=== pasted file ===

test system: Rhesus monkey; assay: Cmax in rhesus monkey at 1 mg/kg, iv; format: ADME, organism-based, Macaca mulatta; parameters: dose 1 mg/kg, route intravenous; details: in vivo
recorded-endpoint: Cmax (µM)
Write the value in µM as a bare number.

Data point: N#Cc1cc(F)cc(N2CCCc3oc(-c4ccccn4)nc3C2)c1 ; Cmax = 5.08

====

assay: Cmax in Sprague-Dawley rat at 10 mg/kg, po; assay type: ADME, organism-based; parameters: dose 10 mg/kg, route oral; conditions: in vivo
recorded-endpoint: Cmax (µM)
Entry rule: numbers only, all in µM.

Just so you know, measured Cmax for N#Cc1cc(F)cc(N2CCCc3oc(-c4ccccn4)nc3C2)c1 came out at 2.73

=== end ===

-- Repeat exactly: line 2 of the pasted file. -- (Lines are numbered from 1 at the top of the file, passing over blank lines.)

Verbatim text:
recorded-endpoint: Cmax (µM)